Preprint Article Version 1 Preserved in Portico This version is not peer-reviewed

The Mucosal Barrier and Anti-Viral Immune Responses can Eliminate Portions of the Viral Population during Transmission and Early Viral Growth

Version 1 : Received: 7 May 2021 / Approved: 10 May 2021 / Online: 10 May 2021 (15:01:31 CEST)

How to cite: Golfinos, A.E.; Gellerup, D.D.; Schweigert, H.; Mathiaparanam, J.; Balgeman, A.J.; Weiler, A.M.; Friedrich, T.C.; Keele, B.F.; Davenport, M.P.; Venturi, V.; O'Connor, S.L. The Mucosal Barrier and Anti-Viral Immune Responses can Eliminate Portions of the Viral Population during Transmission and Early Viral Growth. Preprints 2021, 2021050206 (doi: 10.20944/preprints202105.0206.v1). Golfinos, A.E.; Gellerup, D.D.; Schweigert, H.; Mathiaparanam, J.; Balgeman, A.J.; Weiler, A.M.; Friedrich, T.C.; Keele, B.F.; Davenport, M.P.; Venturi, V.; O'Connor, S.L. The Mucosal Barrier and Anti-Viral Immune Responses can Eliminate Portions of the Viral Population during Transmission and Early Viral Growth. Preprints 2021, 2021050206 (doi: 10.20944/preprints202105.0206.v1).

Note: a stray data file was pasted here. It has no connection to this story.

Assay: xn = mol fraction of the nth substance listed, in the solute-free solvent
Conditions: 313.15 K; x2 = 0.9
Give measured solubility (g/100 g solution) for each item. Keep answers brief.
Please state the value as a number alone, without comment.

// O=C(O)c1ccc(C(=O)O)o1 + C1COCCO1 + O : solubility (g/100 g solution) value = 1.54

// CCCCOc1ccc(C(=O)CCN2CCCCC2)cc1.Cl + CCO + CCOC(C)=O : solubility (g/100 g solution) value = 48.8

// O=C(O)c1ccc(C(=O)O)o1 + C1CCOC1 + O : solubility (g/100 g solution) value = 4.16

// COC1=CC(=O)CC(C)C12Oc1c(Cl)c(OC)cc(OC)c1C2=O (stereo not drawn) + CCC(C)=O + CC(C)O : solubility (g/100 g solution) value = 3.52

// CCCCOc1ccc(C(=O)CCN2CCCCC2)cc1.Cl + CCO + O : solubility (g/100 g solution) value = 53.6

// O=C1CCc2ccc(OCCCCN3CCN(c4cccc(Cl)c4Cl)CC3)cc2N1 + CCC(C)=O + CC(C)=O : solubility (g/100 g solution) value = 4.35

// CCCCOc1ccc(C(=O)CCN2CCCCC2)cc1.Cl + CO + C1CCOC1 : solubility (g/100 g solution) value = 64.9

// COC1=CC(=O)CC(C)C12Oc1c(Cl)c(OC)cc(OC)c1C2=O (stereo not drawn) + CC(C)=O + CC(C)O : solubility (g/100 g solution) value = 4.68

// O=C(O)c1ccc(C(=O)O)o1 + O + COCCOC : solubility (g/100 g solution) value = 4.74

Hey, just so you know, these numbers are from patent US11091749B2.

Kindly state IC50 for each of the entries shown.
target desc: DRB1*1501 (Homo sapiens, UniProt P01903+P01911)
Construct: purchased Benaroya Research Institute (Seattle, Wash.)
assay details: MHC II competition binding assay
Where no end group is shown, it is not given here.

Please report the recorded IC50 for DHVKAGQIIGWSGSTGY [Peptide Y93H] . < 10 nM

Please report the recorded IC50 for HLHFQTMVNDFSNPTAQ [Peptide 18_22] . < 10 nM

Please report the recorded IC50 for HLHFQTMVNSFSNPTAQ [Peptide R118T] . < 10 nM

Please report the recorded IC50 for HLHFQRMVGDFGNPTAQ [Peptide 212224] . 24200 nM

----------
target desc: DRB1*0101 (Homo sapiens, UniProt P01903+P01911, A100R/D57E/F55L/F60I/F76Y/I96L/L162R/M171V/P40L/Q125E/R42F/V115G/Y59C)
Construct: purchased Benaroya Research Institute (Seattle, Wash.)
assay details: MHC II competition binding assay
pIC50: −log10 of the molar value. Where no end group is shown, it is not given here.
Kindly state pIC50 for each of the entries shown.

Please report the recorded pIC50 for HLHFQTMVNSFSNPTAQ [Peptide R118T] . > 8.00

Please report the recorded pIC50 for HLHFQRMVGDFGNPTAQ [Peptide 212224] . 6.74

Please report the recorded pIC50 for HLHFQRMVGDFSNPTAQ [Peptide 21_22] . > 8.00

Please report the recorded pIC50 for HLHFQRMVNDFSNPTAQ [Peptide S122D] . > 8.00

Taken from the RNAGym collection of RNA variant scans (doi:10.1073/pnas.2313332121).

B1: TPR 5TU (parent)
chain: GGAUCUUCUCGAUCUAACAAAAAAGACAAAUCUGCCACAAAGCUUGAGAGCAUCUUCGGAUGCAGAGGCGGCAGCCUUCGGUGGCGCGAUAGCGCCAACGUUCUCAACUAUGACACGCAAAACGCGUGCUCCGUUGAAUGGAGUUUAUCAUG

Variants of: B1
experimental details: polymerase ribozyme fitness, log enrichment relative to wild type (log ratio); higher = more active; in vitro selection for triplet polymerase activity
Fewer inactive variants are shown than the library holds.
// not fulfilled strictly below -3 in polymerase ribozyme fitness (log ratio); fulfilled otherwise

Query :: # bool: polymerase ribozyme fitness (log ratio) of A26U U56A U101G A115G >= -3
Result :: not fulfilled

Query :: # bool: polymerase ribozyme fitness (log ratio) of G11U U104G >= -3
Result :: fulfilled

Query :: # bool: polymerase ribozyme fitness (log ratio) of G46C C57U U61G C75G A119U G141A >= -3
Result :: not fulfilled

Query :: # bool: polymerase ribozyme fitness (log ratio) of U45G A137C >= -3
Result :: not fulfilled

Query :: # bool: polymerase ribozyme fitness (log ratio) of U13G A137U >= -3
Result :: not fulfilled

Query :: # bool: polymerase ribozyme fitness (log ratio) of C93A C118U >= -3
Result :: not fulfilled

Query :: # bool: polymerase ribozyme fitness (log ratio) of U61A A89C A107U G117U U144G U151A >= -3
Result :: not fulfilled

Abstract

Little is known about how individual virus lineages replicating during acute Human Immunodeficiency Virus or Simian Immunodeficiency Virus (HIV/SIV) infection persist into chronic infection. In this study, we use molecularly barcoded SIV (SIVmac239M) to track distinct viral lineages for 12 weeks after intravenous and intrarectal challenge in macaques. Two Mafa-A1*063+ cynomolgus macaques (Macaca fascicularis) were challenged intravenously (IV), and two Mamu-A1*001+ rhesus macaques (Macaca mulatta) were challenged intrarectally (IR) with 200,000 Infectious Units (IU) of SIVmac239M. We deep sequenced the molecular barcode from all animals over 12 weeks to characterize the diversity and persistence of virus lineages, as well as the sequences of T cell epitopes during acute SIV infection. During the first three weeks post-infection, we found ~175-950 times more unique virus lineages circulating in the animals challenged intravenously than those challenged intrarectally, suggesting that challenge route is the primary driver restricting the transmission of individual viral lineages. Additionally, the emergence of escape variants can occur on multiple virus templates simultaneously, but elimination of some templates is likely a consequence of additional host factors. These data imply that virus lineages present during acute infection can be eliminated from the virus population even after initial T cell selection.

Subject Areas

Simian Immunodeficiency Virus; SIVmac239; barcoded viruses; intravenous challenge; intrarectal challenge

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